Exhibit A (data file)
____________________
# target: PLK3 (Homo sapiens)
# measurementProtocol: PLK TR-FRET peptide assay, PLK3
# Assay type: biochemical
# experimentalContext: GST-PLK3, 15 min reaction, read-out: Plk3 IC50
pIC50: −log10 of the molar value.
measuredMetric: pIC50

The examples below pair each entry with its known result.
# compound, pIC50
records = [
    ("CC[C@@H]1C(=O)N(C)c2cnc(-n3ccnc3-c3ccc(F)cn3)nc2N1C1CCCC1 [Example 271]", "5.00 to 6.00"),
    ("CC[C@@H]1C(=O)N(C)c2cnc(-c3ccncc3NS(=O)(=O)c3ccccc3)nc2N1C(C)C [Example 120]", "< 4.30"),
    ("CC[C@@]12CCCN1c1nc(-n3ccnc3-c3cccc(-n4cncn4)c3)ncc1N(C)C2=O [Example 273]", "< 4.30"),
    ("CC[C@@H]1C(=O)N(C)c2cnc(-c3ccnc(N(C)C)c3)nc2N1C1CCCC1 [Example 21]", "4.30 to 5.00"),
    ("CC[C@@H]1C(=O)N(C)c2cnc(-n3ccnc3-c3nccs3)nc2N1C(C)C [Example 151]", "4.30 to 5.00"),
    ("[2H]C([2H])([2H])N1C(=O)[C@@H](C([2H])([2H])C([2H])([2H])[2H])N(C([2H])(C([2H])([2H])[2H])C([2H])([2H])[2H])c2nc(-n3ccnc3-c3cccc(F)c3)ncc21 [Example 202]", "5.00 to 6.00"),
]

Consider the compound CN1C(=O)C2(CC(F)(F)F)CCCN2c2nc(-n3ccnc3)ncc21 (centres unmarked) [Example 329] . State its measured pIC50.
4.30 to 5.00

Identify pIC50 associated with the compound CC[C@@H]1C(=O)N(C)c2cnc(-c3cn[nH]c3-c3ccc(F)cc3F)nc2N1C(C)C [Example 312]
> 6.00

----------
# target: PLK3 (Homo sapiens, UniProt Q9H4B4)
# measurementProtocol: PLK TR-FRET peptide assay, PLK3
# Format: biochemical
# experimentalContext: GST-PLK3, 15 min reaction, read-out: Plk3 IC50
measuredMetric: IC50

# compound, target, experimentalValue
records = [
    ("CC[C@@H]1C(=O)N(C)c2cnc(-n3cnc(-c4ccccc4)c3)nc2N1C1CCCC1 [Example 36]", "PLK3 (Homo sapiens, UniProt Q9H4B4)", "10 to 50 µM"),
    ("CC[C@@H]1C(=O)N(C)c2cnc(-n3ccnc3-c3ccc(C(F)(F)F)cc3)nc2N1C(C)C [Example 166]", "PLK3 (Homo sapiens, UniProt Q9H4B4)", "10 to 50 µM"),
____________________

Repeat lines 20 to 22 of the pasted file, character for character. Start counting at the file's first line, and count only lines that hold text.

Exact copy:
> 6.00

----------
# target: PLK3 (Homo sapiens, UniProt Q9H4B4)